2011 ➢ The model assumes just two dates. This is in sharp contradiction with portfolios that are held by individual investors: humans tend to have fragmented portfolios or. we think differently about how investors should allocate their investment portfolios. The CAPM tells us that ownership of assets by diversified investors lowers their expected returns and raises their prices. 2. The basic insights of the model are extended and generalized in the intertemporal CAPM (ICAPM) of Robert Merton. so that there is no opportunity to consume and rebalance portfolios repeatedly over time. rather. Chapter 3 32 .PORTFOLIO MANAGEMENT March 25. we now think differently about the relationship between expected returns and risk. investors who hold undiversified portfolios are likely to be taking risks for which they are not being rewarded. and the consumption CAPM (CCAPM) of Douglas Breeden and Mark Rubinstein.11 SUMMARY The Capital Asset Pricing Model is a fundamental contribution to our understanding of the determinants of asset prices. multiple portfolios: for each goal one portfolio — see behavioral portfolio theory and Maslowian Portfolio Theory. and despite its mixed empirical performance. and we think differently about questions such as performance measurement and capital budgeting. ➢ CAPM assumes that all investors will consider all of their assets and optimize one portfolio. As a result of the model. Moreover.
This dissertation throws a brief light on the various aspects that have been covered in the research undertaken till now. 33 . 2011 Capital Asset Pricing Model: Conceptual Research There has been a lot of theoretical research already undertaken on Capital Asset Pricing Model.PORTFOLIO MANAGEMENT March 25.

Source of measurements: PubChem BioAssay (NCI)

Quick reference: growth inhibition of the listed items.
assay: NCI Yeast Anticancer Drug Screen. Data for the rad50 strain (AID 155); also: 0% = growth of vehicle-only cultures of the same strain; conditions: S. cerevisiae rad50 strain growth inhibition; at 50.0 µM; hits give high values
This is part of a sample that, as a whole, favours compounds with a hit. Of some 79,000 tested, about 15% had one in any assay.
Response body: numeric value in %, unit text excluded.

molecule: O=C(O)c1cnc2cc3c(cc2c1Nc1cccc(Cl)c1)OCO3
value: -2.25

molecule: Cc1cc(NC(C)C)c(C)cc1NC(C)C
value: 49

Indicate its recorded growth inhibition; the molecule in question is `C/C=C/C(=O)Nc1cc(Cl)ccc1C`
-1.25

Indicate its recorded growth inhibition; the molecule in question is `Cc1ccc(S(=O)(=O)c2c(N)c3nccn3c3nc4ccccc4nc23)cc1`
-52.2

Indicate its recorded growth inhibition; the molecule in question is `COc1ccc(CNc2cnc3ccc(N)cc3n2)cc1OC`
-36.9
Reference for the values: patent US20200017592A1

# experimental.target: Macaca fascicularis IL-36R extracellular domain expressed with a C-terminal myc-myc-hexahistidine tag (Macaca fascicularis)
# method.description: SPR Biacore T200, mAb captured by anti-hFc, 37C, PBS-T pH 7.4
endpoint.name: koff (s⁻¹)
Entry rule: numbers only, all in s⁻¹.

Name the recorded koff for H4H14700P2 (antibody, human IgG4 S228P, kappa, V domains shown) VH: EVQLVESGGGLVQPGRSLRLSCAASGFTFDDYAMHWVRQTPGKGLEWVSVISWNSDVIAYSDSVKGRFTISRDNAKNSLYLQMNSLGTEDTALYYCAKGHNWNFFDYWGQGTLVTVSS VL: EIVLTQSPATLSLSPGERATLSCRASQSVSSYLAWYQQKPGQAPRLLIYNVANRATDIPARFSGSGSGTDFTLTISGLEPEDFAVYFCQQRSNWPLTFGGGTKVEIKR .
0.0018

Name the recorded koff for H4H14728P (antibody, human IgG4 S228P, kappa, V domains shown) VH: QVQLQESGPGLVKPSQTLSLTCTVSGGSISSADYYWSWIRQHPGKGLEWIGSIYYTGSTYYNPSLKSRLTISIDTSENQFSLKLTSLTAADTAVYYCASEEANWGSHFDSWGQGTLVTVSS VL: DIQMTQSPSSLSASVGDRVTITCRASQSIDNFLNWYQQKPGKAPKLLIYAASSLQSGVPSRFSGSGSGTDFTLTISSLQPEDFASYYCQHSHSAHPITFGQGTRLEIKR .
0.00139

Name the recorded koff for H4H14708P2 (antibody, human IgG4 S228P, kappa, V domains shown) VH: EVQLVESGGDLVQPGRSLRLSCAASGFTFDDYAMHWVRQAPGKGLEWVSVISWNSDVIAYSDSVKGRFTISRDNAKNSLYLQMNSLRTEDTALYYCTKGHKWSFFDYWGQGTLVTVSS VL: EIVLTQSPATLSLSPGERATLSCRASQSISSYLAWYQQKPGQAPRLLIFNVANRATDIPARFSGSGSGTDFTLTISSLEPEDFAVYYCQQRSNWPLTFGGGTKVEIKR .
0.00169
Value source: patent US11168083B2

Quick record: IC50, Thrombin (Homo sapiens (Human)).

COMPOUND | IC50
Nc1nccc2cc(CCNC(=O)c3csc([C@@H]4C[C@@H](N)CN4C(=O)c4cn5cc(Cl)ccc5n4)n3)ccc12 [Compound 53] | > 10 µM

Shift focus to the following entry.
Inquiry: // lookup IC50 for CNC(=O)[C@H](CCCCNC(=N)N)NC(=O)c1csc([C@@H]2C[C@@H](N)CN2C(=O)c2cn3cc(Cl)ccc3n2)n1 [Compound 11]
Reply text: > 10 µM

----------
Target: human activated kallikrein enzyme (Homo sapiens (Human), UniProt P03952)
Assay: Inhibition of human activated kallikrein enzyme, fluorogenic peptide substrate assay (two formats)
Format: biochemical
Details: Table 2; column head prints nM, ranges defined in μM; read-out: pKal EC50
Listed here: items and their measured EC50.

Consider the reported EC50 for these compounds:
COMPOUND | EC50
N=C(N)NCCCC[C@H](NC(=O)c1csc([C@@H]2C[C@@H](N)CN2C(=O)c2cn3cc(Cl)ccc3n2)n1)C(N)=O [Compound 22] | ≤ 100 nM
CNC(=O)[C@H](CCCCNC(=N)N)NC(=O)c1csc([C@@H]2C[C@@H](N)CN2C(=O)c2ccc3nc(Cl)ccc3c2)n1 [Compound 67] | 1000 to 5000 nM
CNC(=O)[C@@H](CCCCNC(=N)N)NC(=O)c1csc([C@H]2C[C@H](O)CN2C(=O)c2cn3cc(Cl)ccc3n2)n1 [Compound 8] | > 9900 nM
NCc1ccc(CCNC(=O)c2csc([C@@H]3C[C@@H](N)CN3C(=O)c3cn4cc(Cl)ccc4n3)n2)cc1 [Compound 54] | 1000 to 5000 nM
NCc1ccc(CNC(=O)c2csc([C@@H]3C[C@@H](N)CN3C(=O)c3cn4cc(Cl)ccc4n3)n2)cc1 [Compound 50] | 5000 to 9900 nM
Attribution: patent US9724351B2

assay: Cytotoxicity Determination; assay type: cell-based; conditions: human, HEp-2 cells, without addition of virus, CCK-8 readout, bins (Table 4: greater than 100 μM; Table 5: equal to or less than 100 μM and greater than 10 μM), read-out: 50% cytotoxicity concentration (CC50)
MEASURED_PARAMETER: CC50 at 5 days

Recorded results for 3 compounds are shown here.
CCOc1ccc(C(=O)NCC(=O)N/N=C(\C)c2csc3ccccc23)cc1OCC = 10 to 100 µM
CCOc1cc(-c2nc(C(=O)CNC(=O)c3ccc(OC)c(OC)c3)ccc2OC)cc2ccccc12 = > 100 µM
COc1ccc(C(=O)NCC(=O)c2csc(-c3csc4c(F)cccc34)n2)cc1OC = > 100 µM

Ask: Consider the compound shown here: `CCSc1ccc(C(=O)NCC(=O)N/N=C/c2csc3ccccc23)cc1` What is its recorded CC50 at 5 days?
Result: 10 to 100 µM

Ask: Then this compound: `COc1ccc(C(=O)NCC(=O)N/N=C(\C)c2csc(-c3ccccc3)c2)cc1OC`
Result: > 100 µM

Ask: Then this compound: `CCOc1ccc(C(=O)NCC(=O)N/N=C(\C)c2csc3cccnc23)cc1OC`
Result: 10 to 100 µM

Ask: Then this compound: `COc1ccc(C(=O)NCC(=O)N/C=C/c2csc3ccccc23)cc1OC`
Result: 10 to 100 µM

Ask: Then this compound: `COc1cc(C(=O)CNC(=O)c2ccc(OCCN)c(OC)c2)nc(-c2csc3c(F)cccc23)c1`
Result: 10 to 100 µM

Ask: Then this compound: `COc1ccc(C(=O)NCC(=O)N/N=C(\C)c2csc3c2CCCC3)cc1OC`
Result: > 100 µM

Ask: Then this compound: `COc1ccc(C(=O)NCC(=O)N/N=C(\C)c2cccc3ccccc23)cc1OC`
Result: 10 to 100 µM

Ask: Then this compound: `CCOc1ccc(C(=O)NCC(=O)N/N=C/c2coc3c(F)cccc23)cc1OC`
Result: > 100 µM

Fama and French (2000) summarize the popularity of the CAPM by their statement: “The attraction of the CAPM is that it offers powerful and intuitively pleasing predictions about how to measures risk and the relation between expected return and risk.1 Introduction & Background of Research While relationships described by the CAPM have been the context of numerous empirical studies by many academics. Fama and French (1992) find that adding a "value" factor and a "size" factor (in addition to the overall market) greatly improves upon the explanatory power of the CAPM. Most notably.PORTFOLIO MANAGEMENT March 25. Another criticism of the Fama-French findings is that their value effect is based on giving equal weight to small and large companies and is much stronger than observed in capitalizationweighted value indexes. size per se cannot be a risk factor that affects expected returns. DeBondt and Thaler (1985) find that stocks with abnormally low long 34 .” Whether the basic CAPM or one of its multifactor extensions is the "correct" model of asset prices is ultimately an empirical question. one that is discussed in detail by Fama and French in their companion paper in this journal. However. provides an insight on the significance of this finance model.” Fama and French (2000) also offer their opinion on its relevance: “Unfortunately the empirical record of the model is poor – poor enough to invalidate the way it is used in applications. at best. Jensen and Scholes (1972) and Fama and MacBeth (1973) supported the theory in that high beta stocks were found to have had higher returns than low beta stocks. the relationship between beta and average returns was not as steep as indicated by the theoretical Securities Market Line. 1996)). Banz (1981) finds that Market Equity (ME) adds to the cross section of expected returns provided by the market β. Basu (1983) finds that low earnings-price ratios (E/P) stocks help explain the cross section of US stocks returns while high (E/P) stocks experiencing lower returns could be explained by the CAPM. During the 1980’s several studies resulted in the identification of additional factors that provide explanatory power other than β for average stock returns. they are proxies for risk. its use in many present day applications by fund managers and in finance based course curricula. Since this early work. However. 2011 3. Initial tests of the CAPM by Black. since small firms would then simply combine to form large firms. the value and size factors are not explicitly about risk. the forecast power of their model will be in doubt and the applications will be limited. Until the risks that underlie the Fama-French factors are identified. a vast body of research has looked for additional risk factors that affect expected returns. For example. Variables that have no special standing in asset pricing theory were shown to have reliable power in explaining the cross section of returns (these variables are referred to as anomalies by Fama and French (1993. The pervasiveness of these findings in follow-up research across time and other countries provides strong evidence that more than one systematic risk factor is at work in determining asset prices.